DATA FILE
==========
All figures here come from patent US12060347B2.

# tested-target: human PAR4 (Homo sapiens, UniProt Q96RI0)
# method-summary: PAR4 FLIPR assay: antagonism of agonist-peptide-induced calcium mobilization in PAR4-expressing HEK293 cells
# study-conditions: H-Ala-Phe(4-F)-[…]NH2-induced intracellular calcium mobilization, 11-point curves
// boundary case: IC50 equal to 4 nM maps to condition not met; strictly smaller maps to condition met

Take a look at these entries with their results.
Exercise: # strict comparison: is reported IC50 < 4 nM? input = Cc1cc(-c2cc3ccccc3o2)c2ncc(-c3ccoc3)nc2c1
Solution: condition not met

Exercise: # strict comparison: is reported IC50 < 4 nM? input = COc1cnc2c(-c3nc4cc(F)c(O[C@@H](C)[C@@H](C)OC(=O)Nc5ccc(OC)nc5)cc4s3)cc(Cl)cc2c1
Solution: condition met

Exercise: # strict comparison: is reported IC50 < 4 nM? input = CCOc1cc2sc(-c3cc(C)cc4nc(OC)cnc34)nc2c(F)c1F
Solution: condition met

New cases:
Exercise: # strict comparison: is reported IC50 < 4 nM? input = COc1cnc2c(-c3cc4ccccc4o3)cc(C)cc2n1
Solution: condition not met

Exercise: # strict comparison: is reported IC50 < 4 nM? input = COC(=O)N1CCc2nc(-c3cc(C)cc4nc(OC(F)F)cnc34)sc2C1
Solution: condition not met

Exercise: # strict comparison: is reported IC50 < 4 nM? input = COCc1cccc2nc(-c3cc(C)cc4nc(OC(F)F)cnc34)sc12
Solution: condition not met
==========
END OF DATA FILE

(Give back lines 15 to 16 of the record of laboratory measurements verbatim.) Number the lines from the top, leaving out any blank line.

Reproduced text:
Solution: condition not met

Exercise: # strict comparison: is reported IC50 < 4 nM? input = COC(=O)N1CCc2nc(-c3cc(C)cc4nc(OC(F)F)cnc34)sc2C1